the gable lift – we got the neighbour over, he lifted the ends of the gable alternatively while Harry pulled the ropes tight and clamped them, there was a counter weigh so the lifting was easy, the lifted gable was stabilized to the bottoms of the raised rafter.

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gable part way up

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clamping one of the ropes

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Sebastien balancing the gable

The gable up by the end of the afternoon.

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Gable up

 

The Canadian election

The Canadian election is over. The sighs of relief can by heard around the world. But I still find things to say.

1. It’s good that Harper is gone but it still seems that so many comments miss the ways in which he was really bad news. He was more careful in what he said then the US republican candidates but his ideas were just as bad (neo-con and fundamentalist). He was both strictly ideological and smart, a dangerous combination.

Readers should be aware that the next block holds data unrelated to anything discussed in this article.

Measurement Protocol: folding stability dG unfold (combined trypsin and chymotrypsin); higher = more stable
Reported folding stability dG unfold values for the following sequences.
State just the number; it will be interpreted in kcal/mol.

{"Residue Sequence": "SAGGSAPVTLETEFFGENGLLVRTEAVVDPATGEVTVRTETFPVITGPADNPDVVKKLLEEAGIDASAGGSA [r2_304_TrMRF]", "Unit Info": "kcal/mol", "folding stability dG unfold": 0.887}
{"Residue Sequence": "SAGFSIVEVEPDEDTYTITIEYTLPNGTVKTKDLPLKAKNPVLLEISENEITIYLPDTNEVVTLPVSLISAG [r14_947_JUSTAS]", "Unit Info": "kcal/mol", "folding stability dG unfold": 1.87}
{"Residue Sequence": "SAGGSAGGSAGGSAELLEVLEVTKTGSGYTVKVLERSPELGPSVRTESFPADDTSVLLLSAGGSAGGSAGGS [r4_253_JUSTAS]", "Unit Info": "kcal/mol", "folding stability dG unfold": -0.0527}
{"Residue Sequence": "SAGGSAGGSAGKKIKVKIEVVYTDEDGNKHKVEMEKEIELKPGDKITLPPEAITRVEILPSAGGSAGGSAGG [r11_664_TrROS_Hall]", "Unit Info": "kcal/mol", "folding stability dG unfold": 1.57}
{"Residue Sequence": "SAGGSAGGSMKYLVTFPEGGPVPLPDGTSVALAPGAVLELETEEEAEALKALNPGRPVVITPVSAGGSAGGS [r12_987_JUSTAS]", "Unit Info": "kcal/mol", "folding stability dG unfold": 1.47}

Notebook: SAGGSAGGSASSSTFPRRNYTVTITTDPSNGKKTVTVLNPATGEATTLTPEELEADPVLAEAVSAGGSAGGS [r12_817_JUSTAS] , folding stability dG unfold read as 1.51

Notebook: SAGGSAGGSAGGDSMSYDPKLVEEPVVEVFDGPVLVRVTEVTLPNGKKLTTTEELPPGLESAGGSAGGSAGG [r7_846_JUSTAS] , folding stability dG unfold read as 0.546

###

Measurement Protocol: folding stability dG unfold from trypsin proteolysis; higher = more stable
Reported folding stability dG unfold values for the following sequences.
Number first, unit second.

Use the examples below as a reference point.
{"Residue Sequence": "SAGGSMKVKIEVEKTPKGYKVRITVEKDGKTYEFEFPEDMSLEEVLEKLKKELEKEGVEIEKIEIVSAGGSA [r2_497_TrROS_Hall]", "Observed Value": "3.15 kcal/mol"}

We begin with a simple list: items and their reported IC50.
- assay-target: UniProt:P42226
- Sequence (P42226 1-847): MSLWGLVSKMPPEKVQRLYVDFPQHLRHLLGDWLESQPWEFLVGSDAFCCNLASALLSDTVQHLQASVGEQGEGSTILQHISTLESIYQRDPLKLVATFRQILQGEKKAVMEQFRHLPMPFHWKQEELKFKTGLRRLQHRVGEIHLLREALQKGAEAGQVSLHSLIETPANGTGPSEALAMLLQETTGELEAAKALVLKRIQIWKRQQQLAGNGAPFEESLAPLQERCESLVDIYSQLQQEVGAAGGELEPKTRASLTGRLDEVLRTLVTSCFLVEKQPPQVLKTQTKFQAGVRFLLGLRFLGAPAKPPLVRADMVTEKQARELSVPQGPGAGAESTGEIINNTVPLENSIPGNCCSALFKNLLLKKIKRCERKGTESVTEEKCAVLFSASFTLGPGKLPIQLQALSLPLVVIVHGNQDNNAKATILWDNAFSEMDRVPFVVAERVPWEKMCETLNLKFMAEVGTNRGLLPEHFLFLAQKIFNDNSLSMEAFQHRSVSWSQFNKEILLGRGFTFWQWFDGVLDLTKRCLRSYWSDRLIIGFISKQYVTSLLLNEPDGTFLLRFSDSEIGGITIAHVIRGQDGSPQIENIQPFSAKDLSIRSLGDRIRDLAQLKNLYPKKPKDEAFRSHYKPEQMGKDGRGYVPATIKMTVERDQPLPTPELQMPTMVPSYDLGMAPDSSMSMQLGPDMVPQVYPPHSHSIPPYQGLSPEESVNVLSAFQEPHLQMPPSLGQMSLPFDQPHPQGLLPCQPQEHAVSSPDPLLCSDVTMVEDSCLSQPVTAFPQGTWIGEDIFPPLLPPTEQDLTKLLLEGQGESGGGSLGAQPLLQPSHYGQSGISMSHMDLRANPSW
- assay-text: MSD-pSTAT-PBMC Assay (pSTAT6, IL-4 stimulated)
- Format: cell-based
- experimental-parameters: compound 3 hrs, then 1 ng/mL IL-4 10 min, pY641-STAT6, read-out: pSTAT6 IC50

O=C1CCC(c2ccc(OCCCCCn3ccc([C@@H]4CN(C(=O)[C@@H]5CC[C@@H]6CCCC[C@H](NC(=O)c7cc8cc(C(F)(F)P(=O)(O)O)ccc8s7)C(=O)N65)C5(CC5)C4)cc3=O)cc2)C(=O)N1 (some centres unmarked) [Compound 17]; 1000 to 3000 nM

2. Harper tried tactics that would have worked, have worked, in other countries. But enough Canadians were on the look out for tricks to notice many and resist them. They almost completely resisted the attempt to make them afraid. They did a fair job of resisting xenophobia – not completely but pretty good. And when the Moslem dress was used and worked against the NDP in Quebec, it actually was to the advantage of the Liberals not the Conservatives. The attempts to interfere with voter turn out only made many people more determined to vote. Canadians should also be praised for doing enough strategic voting as needed to block a minority Harper government.